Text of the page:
History Preschool Education Philippines

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This is a Presentation about the Brief History of Early Childhood Education in the Philippines.. Hope it will help you!

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  • History Preschool Education Philippines

    1. 1. HISTORY OF PRESCHOOL EDUCATION IN THE PHILIPPINES
    2. 2. SPANISH REGIME <ul><li>Started formally in grade one with Christian Doctrine </li></ul><ul><li>Predominantly religious utilized certain textbooks as cartilla and pagina de la Infancia ( contains alphabet and prayers) </li></ul><ul><li>Young Filipinos mostly coming from the “bourgeois’ illustrado class </li></ul>
    3. 3. <ul><li>Preschooling was unorganized </li></ul><ul><li>The more educated adults in the community became lawful “ preschool teachers” </li></ul><ul><li>Usually handled on one to one basis and lasting for no less than 30 minutes per session </li></ul><ul><li>(Estolaz & Nunez,1974) </li></ul>
    4. 4. <ul><li>The regular schooling in the cartilla lasted for 3 to 6 months depending upon the child’s capacity to learn </li></ul><ul><li>This particular schooling facilitated the entry of the child into grade one although it was not necessarily a requirement </li></ul>
    5. 5. <ul><li>In 1924, the opening of kindergarten education at Harris Memorial School Manila ( Harris Memorial College) pioneered preschool education </li></ul><ul><li>Under directorship of Miss Mary A. Evans </li></ul>INITIAL ATTEMPTS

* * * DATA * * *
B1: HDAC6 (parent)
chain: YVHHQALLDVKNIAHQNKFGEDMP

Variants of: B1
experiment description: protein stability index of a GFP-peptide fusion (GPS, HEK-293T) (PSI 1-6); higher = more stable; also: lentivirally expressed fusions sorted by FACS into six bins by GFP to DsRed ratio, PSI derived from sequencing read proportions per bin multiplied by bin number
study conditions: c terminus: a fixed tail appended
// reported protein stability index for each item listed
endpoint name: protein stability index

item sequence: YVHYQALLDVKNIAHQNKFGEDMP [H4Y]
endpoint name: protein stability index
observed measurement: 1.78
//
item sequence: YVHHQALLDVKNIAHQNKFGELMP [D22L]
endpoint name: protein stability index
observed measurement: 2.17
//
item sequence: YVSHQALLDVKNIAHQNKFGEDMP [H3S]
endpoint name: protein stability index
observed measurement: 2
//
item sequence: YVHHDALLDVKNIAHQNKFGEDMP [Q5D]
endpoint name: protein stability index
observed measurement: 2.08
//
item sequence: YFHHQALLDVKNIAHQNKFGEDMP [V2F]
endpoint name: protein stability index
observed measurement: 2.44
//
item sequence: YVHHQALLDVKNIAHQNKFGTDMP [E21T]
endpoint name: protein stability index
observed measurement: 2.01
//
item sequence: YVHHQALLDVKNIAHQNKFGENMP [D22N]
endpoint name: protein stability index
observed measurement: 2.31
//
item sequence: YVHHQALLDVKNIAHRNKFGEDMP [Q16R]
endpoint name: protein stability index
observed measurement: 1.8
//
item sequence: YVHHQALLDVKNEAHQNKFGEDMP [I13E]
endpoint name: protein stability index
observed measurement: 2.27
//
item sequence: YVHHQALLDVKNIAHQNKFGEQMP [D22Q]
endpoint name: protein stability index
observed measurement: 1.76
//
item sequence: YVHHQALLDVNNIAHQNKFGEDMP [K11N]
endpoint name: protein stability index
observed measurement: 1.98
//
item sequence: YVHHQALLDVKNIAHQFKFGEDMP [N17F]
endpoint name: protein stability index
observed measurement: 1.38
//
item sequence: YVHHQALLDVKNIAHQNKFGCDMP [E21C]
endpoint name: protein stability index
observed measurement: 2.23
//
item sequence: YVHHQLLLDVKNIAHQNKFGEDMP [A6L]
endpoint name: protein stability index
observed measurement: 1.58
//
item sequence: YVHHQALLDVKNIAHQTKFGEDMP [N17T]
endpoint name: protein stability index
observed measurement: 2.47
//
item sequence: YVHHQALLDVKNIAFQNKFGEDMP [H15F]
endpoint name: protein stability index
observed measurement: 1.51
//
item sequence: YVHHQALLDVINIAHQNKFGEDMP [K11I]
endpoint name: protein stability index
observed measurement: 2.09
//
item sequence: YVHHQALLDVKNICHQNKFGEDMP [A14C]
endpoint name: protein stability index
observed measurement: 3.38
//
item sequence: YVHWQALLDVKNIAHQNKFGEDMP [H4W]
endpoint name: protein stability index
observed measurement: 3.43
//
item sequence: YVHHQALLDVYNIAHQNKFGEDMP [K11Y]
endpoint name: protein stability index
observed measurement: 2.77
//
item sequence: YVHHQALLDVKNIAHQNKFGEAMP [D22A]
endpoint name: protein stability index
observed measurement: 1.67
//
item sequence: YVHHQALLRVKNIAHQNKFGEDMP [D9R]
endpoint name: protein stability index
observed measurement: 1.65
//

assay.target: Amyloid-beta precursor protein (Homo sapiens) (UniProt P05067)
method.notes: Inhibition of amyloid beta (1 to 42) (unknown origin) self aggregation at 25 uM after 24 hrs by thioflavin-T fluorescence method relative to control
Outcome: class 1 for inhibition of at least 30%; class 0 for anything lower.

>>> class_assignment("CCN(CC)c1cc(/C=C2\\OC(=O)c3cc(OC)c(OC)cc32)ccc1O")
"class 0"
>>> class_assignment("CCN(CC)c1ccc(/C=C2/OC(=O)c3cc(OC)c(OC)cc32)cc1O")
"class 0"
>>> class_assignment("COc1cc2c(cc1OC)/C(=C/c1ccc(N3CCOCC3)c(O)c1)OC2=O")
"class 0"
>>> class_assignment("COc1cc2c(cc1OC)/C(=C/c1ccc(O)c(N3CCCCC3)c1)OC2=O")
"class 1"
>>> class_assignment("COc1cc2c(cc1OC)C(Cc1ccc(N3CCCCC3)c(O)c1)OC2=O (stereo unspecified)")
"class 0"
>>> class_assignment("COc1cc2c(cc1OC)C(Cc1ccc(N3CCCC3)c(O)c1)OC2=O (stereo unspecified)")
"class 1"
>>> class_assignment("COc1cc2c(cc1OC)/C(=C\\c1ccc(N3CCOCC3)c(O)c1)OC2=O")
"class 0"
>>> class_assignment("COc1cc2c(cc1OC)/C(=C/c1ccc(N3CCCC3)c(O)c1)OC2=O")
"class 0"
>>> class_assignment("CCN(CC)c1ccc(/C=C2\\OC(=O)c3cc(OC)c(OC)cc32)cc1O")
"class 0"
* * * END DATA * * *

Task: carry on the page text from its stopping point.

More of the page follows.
6. 6. <ul><li>A class was established by Mrs. Brigida Fernando after her training at Columbia University Teachers College </li></ul>
    7. 7. <ul><li>Interest in kindergarten movement was picked up by other private schools and grew succeedingly well among the religious schools both Catholic and Protestant </li></ul><ul><li>Similar interest motivated civic groups to help children </li></ul>
    8. 8. <ul><li>In 1935 </li></ul><ul><li>The NATIONAL FEDERATION OF WOMEN’S CLUB( NFWC) became the forerunner of nursery education </li></ul><ul><li>The process of getting government recognition didn’t come after 16 years. </li></ul>
    9. 9. <ul><li>In 1940, The Bureau of Private Schools had authorized 129 kindergarten classes getting an enrolment of 6,449. </li></ul><ul><li>The World War II disrupted the growth of the program to the point of closing almost all schools. </li></ul>
    10. 10. <ul><li>The year immediately ensuing liberation had demonstrated a renewed interest in preschool education </li></ul><ul><li>Out 129 government recognized kindergarten schools in 1940, a total of 61 schools with 3,172 enrolment started in operation in 1945-1946 </li></ul>POSTWAR INTERESTS
    11. 11. <ul><li>Private individuals had shortly joined this bold start </li></ul><ul><li>The NFWC continued to have its nursery classes one in Sampaloc and in Tondo Manila </li></ul>
    12. 12. <ul><li>In 1948, HARRIS MEMORIAL SCHOOL initiated another big step by obtaining a government recognition to confer the degree of JUNIOR TEACHER’S CERTIFICATE to Graduate in kindergarten education </li></ul>
    13. 13. <ul><li>This was the first recognized course in kindergarten education offered in the Philippines </li></ul><ul><li>Other colleges and universities attempt to emphasize kindergarten teaching by giving special training on the area, either part and parcel of B.S in Education or in Home Economics </li></ul>
    14. 14. <ul><li>Preschool education in the country has almost remained to be associated with Bureau of Private Schools, specially with the religious groups. </li></ul>
    15. 15. <ul><li>1950’s through the effort of Dr. Miguela M. Solis, then the Superintendent of Teacher education in Bureau of Public Schools, preschool education started in the government regional –training schools </li></ul><ul><li>Pangasinan Normal School was the first to take advantage </li></ul>BREAKTHROUGH IN GOVERNMENT SCHOOLS